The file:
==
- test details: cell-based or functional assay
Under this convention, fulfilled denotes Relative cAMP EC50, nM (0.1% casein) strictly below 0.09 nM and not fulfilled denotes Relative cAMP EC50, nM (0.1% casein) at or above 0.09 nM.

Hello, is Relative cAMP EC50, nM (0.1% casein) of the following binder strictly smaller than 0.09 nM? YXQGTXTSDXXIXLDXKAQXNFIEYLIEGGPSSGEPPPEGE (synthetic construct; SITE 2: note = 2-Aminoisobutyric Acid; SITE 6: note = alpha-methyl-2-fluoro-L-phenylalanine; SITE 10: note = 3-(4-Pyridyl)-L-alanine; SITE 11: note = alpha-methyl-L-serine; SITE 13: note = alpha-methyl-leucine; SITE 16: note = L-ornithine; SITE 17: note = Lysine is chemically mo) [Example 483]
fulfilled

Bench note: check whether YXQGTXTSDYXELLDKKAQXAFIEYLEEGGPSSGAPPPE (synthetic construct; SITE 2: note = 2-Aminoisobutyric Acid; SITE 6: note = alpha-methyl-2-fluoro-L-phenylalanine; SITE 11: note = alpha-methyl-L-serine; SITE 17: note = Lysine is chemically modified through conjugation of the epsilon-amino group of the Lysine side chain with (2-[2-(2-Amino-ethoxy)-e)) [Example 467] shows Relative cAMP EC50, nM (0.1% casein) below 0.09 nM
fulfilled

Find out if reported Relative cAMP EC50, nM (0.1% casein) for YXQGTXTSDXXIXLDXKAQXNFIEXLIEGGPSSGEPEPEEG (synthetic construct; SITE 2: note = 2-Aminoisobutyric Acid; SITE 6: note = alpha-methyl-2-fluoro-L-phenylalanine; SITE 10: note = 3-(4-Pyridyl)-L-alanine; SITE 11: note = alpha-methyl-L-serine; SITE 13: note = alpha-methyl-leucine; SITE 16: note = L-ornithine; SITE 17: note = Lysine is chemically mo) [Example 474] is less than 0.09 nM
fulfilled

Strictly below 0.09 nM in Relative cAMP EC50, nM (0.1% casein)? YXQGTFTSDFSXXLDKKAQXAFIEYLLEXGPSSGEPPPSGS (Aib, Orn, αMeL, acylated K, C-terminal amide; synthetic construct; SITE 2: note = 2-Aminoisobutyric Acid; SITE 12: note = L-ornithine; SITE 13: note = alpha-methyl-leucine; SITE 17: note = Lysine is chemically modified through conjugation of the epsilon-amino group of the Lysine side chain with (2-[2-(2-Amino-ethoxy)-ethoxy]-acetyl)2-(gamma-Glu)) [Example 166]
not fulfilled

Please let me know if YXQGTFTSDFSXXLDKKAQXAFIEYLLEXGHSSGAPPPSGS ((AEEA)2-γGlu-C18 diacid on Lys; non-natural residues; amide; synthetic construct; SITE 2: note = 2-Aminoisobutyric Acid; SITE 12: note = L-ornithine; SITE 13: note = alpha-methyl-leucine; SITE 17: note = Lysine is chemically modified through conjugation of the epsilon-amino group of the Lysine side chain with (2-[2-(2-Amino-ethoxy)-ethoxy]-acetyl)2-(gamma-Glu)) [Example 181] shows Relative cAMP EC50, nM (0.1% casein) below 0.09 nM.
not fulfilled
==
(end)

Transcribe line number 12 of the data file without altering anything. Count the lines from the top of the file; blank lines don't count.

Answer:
not fulfilled